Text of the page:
Jennifer Power is the president of Capitol Hill Community Council. She sat down with us at a coffee shop on Capitol Hill and talked about how she uses the library, how it contributes to the Capitol Hill neighborhood and what libraries may be like in the future:
“I use the Capitol Hill library a little bit. I live really close to a used bookstore so I need to make an effort to go down to the library. But I’m there once or twice a month for community meetings- it’s the only free meeting space. Oh Lord, do we need that meeting room. We’re short on meeting space up here; we don’t really have a community center. You can go to coffee shops but you have to buy something in order to spend time there. The library is free, which is amazing because Seattle is so expensive, and it’s not like the problem of finding free gathering space is going to get any better. It’s kind of weird (socially unjust) if you have to pay for things all the time just to have a place to meet your neighbors.”
“On Capitol Hill we have lots of anchors, organizations that anchor the neighborhood. But community groups often meet at the library and classes are also occasionally offered there, like through Seattle Free School. So I guess it’s kind of like the anchor of the anchors. It’s also an information space and, more and more, it’s a learning space.”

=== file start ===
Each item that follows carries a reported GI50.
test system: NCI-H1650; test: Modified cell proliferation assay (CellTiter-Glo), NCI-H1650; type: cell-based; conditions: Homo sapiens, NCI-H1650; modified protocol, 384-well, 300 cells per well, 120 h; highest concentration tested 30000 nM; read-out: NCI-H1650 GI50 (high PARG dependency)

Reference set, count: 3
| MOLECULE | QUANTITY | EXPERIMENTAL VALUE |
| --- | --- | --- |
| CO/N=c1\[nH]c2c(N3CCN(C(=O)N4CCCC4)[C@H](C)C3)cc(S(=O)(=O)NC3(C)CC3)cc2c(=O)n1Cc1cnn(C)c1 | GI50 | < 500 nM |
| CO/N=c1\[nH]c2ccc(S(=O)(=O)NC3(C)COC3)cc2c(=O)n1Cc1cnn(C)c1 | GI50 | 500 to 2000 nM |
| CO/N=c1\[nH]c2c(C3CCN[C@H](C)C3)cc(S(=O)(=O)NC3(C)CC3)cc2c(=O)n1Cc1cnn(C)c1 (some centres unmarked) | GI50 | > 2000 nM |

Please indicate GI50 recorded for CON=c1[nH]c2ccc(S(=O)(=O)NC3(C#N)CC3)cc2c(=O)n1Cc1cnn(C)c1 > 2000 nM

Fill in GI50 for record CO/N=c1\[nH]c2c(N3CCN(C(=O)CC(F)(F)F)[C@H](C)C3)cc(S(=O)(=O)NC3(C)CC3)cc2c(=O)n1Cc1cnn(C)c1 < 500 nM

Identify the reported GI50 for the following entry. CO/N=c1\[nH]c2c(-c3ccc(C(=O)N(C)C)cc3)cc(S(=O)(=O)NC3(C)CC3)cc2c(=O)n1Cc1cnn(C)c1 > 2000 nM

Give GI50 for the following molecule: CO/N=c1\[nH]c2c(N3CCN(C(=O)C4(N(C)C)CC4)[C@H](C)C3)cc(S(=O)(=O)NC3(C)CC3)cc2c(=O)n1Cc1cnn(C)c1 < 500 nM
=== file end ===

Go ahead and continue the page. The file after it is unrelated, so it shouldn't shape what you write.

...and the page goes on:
“I like the renovation at Capitol Hill library – they have window seats and vines growing everywhere! It’s nice there. It’s a good place for people to spend time. It’s a human place. If you have a city then you have to have density. If you have density then people need a place to hang out together. Parks are good, but libraries are quieter.”
“The library needs to continue to operate as a community center and a learning center to stay relevant. Libraries are still relevant but they need to change. They need to bring people into gateways for information, particularly academic gateways. It would be amazing if libraries would play the role of bringing together all the arcane information that isn’t digitized yet. They also need to ally with community groups. The more we give libraries a free hand to collaborate with the community the better.”
For more of Jennifer’s ideas about life see her blog.
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